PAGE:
Female Fencepost jumping spider with large prey ⒸJohan Van Hoecke

Fencepost jumping spider

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Jumping spiders have excellent vision. They use it, not only to localize prey, but also to seduce females. The males often have very striking colours and make rhythmic movements during courtship. It actually looks like they are dancing.

Fencepost jumping spider (Marpissa muscosa)

Web: Jumping spiders don’t make catching webs, but use their large and well developed eyes to spot their prey from far away, sneak closer and pounce it with their short and strong legs. The Fencepost jumping spider sometimes catches prey that are much bigger than itself, including other spiders.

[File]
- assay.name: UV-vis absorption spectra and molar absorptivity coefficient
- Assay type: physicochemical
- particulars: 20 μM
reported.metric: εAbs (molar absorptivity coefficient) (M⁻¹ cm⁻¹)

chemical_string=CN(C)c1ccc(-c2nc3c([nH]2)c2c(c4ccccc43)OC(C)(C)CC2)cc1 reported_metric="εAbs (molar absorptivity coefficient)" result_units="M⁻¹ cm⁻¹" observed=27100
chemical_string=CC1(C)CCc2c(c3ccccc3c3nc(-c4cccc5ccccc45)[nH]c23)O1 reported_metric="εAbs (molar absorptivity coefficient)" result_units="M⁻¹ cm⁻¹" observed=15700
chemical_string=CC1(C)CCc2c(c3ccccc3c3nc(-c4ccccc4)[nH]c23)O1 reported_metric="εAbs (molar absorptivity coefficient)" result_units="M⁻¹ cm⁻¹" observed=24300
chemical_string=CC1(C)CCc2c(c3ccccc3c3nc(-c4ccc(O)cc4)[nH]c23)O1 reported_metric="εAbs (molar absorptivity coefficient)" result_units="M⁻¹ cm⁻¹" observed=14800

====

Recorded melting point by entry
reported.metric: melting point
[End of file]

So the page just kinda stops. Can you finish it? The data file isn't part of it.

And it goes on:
Habitat: on logs, but also on fences, gates, garden sheds and walls. Often on sunny or partially shaded places.

How to recognize:

  • largest native jumping spider
  • oblong body
  • short, sturdy legs, front legs thickened
  • colour grey brown to dark brown
  • abdomen with light and dark symmetrical spots
  • the female has an orange stripe (hairs) underneath the frontal eyes.

Looks similar to:

  • Upon close inspection, this species is hard to confuse with any other jumping spider.


♀: 8-11 mm

♂: 6-8 mm


♀: April till September

♂: April till September